John Frost – Chartist Candidate for Stroud meeting at Rodborough Common 29 March 1839

It is really great news that the events of the May 1839 Chartist Meeting at Selsley is going to feature in a film.
Having previously read the accounts of the suppression of the Chartist meeting on Selsley Common in May 1839,with its exaggerated and alarmist concerns about the threat a peaceful public meeting would have to public order I have never been able to understand why so called democrats felt so threatened by a peaceful bank holiday gathering.
The explanation perhaps lies in the outcome of a Chartist demonstration held a few weeks earlier on Good Friday (being an Early Easter on 29 March) at  Rodborough Common. At this meeting the Chartist Leader John Frost (later to be jailed and transported for the violent events in Newport) was adopted as Chartist parliamentary candidate to stand against Lord John Russell ‘finality Jack’ who as Liberal Home Secretary was one of the leading campaigners against the extension of the franchise.The actual election of Chartists as MPs were rare but a recognised political technique was to nominate a candidate at the hustings, hoping to win the ‘show of hands’ and if they could not afford the costs of the poll withdrawing before the poll took place.
The most extensive reports of this meeting are from John Frost himself who provides an account of the meeting in his report to the Chartist Convention in London and also in a letter to Leeds Chartists (both of which are reported in the Northern Star – a paper owned by a fellow Chartist Leader). These speak of an extremely large demonstration – with an attendance of 10,000 from various parts of Gloucestershire at which strong support was shown for the Charter.
John Frost had been appointed as Magistrate for Newport in Wales in 1835 but in March 1839 in response to Frost’s Chartist activities the Home Secretary , in what many probably regarded as spiteful political act decided to remove him from the bench.
The problem, of course, is independent verification as non of the then local newspapers provide an account of the meeting and of course Stroud itself had no newspapers at the time. This may have been a deliberate policy of censorship or  perhaps a result of an editorial policy of not giving the oxygen of publicity to these extremists threatening democracy. A problem for me is that Frost’s account doesn’t include such details as the local who chaired the meeting or the name of the Stroud pub he met the local leadership, prior to the meeting. Perhaps his decription of the brass bands and the flags and banners marching from Stroud to the common is excessive and over dramatic in suggesting they were the finest he had seen, but on the otherhand he was writing about the residents he wanted to represent. On  the other-hand his description of looking towards the Severn means that he had stood on Rodborough Hill and had experienced the breathtaking scenery of the Stroud Valleys, For me that is the
Even if you discount Frost’s accounts there are plenty of other reports in the papers throughout the Country stating that Frost had announced his intention to stand against Lord John Russell – but again interestingly not in the Gloucestershire papers. But it was on reading Lord John Russell’s letter to the Electors of Stroud in May 1839 (which of course starts ‘Gentlemen’) that Frost was seen as a threat as Russell as after listing previous attempts to campaign against him states “Besides these formidable bodies, a gentleman of some talents for mischief has lately undertaken the task of persuading you that his unfitness to remain in the Commission of the Peace is a proof of his fitness to become your representative”.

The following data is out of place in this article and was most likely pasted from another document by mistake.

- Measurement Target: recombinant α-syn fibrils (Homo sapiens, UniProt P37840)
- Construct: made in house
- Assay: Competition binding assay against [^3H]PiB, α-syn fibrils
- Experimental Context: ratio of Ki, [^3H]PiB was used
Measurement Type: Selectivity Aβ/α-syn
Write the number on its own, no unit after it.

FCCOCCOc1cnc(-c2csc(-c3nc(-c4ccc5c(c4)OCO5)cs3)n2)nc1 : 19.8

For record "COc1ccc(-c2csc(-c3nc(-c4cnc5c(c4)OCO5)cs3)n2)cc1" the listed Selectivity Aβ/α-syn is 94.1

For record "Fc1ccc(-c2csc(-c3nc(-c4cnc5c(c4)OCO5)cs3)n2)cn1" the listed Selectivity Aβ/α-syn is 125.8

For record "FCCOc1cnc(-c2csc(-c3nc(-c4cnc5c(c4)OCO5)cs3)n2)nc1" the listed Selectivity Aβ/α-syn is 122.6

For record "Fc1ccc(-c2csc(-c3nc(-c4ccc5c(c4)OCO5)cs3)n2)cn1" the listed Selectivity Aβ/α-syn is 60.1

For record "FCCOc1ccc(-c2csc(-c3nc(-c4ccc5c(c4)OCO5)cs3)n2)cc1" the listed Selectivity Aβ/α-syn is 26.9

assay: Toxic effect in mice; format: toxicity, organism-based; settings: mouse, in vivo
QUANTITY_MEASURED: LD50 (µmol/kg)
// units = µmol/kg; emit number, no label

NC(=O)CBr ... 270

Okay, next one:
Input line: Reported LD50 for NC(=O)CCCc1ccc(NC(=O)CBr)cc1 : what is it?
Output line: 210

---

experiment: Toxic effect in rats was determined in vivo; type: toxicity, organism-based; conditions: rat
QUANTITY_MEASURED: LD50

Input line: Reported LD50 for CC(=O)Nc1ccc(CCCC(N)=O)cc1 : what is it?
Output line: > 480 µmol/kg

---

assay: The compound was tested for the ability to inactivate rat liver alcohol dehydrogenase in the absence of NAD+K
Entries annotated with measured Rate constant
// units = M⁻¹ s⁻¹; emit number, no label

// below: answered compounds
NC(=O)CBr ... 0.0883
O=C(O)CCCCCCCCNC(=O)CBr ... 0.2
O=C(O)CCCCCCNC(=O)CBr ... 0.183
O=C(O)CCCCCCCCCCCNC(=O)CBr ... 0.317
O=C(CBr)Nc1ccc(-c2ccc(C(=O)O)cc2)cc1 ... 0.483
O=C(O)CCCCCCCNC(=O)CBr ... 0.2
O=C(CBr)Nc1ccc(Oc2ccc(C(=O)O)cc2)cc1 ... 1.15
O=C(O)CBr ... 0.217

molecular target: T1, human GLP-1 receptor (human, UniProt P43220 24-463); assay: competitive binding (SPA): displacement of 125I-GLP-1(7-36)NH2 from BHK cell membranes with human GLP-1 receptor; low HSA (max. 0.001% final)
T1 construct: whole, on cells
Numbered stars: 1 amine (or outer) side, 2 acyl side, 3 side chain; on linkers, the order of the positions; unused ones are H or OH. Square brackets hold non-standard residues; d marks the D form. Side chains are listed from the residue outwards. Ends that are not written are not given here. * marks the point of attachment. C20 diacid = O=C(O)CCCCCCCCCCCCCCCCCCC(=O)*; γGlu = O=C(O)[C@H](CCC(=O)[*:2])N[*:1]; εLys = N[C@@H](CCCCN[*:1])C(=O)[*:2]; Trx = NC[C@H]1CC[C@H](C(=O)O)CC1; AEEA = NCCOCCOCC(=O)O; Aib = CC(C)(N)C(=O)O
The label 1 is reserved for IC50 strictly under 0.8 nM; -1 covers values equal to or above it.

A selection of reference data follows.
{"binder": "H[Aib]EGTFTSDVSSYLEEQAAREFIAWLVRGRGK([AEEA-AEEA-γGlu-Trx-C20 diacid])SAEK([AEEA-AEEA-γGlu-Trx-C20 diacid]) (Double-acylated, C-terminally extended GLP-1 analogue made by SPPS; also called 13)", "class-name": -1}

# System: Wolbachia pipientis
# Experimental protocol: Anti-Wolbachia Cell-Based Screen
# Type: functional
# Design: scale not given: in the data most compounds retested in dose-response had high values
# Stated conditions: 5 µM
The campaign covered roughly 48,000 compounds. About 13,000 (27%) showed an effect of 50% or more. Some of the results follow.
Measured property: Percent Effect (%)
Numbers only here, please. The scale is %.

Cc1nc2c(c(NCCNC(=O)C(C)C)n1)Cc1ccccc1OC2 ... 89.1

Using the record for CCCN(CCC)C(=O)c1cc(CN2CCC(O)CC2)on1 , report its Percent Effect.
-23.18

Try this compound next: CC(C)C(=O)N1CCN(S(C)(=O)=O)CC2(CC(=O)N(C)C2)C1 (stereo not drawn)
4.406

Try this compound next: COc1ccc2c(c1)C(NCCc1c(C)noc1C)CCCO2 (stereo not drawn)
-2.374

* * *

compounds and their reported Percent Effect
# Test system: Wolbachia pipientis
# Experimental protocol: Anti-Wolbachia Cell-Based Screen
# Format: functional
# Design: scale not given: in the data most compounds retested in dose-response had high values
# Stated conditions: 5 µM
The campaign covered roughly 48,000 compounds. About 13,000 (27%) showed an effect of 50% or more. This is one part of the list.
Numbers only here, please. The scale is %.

The only local independent verification is perhaps the Gloucester Journal of 6 April 1839 in an article referring to Frost’s letter to the Convention and pouring skeptical cold water on it states:
We have received from a correspondent an admirable account of the Rodborough gathering, which places the thing in the most ridiculous light imaginable and we regret considerably from the pressure of assize intelligence the humorous communication to which we allude cannot find space in our columns this day.
Even if you discount Frost’s accounts there are plenty of other reports in the papers throughout the Country stating that Frost had announced his intention to stand against Lord John Russell.  But it was on reading Lord John Russell’s letter to the Electors of Stroud in May 1839 (which of course starts ‘Gentlemen’) that Frost was seen as a threat as Russell as after listing previous attempts to campaign against him states “Besides these formidable bodies, a gentleman of some talents for mischief has lately undertaken the task of persuading you that his unfitness to remain in the Commission of the Peace is a proof of his fitness to become your representative.
The sad thing, of course, is that Frost was never given the opportunity to stand against Russell In the 1841 General Election, as he was languishing as a convict in Australia following his involvement in the Newport Rising in November 1839 and of course the Right Honourable Gentleman for Stroud sought the favours of the electors in the City of London. One wonders to what extent the cause of that was the strength of local feeling in Stroud for the Chartist principles and the influence that had on the electors and their voting habits,
Advertisements

Leave a Reply

Fill in your details below or click an icon to log in:

WordPress.com Logo

You are commenting using your WordPress.com account. Log Out / Change )

Twitter picture

You are commenting using your Twitter account. Log Out / Change )

Facebook photo

You are commenting using your Facebook account. Log Out / Change )

Google+ photo

You are commenting using your Google+ account. Log Out / Change )

Connecting to %s